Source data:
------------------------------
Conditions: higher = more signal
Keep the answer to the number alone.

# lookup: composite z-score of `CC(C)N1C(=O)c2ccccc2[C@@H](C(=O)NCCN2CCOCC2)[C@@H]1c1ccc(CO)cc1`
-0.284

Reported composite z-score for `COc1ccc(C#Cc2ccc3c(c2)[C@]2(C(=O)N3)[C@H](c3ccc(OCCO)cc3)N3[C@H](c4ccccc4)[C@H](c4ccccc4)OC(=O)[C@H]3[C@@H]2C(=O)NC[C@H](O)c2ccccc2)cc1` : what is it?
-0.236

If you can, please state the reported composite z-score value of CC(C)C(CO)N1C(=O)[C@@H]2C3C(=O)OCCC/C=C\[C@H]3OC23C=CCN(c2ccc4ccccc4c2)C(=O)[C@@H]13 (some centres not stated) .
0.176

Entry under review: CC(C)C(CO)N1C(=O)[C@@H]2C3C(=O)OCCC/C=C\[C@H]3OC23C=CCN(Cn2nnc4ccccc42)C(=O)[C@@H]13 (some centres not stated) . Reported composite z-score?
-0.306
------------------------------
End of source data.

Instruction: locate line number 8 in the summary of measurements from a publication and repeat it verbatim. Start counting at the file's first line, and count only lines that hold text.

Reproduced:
0.176